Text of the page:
Almost half of home WiFi networks in the UK can be hacked in less than five seconds.
As part of a white hat experiment conducted by CPP, almost 40,000 networks were found to be at risk of potentially exposing the personal information of thousands of users. According to the research, nearly a quarter of private wireless networks have no password whatsoever attached. This is despite a majority (82 per cent) of Brits mistakenly thinking their network is secure.
Also, nearly one in five wireless users (16 per cent) said that they regularly use public networks. The experiment showed that more than 200 people unsuspectingly logged onto a fake WiFi network over the course of an hour, putting themselves at risk from fraudsters who could harvest their personal and financial information.
Michael Lynch, identity fraud expert at CPP, said: “This report is a real eye-opener in highlighting how many of us have a cavalier attitude to WiFi use, despite the very real dangers posed by unauthorised use. We urge all WiFi users to remember that any information they volunteer through public networks can easily be visible to hackers. It's vital they remain vigilant, ensure their networks are secure and regularly monitor their credit reports and bank statements for unsolicited activity.”
In order to carry out the research, Jason Hart, an ethical hacker, roamed Britain's cities using specially developed, freely available software identifying insecure networks.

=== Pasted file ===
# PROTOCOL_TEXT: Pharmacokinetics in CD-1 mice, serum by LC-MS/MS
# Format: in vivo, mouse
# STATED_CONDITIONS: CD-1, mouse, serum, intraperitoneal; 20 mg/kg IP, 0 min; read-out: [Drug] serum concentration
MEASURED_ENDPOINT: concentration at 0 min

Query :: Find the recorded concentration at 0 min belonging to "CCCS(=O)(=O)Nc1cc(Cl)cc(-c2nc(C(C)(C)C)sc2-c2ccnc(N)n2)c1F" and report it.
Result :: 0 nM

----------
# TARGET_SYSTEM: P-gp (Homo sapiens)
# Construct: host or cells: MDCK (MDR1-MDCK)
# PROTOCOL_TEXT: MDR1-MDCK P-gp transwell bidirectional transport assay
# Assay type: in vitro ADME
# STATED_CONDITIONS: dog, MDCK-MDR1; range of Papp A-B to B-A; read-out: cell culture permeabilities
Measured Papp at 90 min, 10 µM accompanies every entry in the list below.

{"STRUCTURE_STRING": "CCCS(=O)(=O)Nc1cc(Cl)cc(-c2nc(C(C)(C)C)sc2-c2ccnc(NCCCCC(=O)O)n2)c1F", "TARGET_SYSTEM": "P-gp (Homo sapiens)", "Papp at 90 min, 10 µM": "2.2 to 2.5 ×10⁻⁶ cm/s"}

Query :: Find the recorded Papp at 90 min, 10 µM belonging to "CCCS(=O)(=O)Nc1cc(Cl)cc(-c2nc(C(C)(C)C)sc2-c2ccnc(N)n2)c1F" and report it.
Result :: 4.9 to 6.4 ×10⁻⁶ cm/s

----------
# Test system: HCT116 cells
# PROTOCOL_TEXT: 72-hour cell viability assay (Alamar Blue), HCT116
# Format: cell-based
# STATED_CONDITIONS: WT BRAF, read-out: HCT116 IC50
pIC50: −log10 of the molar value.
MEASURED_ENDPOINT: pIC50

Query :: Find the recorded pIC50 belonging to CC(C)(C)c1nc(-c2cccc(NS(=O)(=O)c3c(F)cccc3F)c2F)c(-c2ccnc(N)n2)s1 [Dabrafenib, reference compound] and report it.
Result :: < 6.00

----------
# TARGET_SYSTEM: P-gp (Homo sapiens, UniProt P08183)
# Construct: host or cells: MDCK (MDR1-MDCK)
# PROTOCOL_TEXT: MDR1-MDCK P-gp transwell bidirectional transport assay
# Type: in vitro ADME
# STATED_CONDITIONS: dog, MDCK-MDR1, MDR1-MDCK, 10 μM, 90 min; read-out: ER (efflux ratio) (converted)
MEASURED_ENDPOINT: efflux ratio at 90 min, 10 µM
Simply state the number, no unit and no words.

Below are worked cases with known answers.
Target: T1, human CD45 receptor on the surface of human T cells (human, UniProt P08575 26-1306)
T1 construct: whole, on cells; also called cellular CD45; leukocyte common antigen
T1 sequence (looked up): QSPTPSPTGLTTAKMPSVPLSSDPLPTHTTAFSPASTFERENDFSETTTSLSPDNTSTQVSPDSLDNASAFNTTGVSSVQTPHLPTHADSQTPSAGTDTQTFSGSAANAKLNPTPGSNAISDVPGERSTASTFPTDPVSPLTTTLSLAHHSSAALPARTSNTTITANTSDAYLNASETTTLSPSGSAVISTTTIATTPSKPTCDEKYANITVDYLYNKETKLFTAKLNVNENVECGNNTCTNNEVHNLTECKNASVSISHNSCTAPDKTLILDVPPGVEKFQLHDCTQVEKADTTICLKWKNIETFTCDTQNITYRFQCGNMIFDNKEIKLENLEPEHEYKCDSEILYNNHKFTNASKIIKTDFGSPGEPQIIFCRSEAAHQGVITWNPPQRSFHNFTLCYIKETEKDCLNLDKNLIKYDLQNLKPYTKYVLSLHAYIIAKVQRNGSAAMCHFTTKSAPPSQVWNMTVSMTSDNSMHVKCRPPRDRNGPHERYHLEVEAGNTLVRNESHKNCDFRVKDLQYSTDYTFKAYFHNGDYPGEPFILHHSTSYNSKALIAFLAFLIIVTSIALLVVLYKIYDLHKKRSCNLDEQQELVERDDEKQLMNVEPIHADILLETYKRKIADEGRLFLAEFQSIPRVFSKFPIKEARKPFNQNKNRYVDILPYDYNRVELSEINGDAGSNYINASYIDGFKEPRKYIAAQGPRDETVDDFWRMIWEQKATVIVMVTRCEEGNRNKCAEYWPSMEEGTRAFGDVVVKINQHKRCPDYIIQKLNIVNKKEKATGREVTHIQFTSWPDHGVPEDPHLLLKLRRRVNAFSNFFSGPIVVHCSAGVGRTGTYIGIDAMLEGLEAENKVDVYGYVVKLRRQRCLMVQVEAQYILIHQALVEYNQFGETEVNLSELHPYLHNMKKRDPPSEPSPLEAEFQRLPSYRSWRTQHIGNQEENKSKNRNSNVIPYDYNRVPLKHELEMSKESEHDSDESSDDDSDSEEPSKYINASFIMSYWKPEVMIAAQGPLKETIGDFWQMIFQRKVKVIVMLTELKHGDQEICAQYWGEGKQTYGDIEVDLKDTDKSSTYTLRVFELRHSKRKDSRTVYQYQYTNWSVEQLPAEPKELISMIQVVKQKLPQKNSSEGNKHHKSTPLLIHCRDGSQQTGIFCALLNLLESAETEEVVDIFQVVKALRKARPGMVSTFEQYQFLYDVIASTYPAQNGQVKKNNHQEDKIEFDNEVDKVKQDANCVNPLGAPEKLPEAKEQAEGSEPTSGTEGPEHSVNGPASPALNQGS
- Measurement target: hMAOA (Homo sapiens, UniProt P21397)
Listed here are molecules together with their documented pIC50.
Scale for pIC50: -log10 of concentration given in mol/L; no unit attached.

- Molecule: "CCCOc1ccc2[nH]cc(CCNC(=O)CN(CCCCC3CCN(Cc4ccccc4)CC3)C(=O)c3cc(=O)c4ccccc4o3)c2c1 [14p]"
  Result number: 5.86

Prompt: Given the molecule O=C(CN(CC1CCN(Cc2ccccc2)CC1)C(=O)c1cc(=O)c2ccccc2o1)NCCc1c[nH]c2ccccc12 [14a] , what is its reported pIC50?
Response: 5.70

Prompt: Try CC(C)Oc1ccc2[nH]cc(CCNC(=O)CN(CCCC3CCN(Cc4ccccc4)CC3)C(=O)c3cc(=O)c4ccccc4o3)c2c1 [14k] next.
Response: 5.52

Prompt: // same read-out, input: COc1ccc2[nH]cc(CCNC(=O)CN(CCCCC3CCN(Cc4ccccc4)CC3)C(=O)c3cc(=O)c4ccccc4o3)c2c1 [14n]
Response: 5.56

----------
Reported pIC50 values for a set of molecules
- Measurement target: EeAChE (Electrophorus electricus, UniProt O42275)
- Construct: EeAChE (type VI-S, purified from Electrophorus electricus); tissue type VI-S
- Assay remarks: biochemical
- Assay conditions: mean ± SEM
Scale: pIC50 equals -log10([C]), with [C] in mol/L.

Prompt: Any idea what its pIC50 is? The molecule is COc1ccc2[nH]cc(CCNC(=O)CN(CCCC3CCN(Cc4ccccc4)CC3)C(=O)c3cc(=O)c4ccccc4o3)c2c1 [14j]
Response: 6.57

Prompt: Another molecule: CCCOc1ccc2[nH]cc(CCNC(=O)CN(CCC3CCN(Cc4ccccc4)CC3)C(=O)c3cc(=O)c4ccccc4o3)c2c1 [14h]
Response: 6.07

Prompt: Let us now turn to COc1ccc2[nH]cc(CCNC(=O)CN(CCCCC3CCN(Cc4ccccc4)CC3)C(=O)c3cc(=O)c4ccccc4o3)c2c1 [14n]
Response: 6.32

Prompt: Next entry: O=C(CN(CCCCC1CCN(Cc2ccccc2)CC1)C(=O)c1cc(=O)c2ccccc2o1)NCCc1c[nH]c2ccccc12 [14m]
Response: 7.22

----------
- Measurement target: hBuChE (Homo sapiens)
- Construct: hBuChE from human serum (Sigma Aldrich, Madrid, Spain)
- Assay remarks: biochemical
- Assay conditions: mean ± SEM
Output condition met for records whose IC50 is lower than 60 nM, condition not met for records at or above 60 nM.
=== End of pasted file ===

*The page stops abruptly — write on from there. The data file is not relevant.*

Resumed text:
Hart, now senior vice president of Europe at CryptoCard, said: “When people think of hackers they tend to think of highly organised criminal gangs using sophisticated techniques to crack networks. However, as this experiment demonstrates, all a hacker requires is a laptop computer and widely available software to target their victims.
“With the growth in the number of smartphones and wireless networks, it has become far easier for hackers to crack usernames and passwords, allowing them access to emails, social networks and online banking sites and even to assume the online identity of their victim. It's vital that both businesses and individuals think very carefully about network security and what information they provide when going online.”
Hart travelled within the main arterial routes of each city within a four-mile radius, using basic ‘Wardriving' equipment. The aim was to identify networks that emanated wireless signals excessively into a public place. All information received beyond the type of network and level of security was deleted, while he did not connect to any of the networks or crack any associated passwords.
Robert Chapman, CEO of Firebrand Training, said: “Even though Firebrand has trained hundreds of ethical hackers over the past decade, it appears this problem is still not being taken seriously by enough companies and individuals. One day - probably soon - there is going to be a security breach that does irreversible damage. Will it be only then that people wake up to this threat?”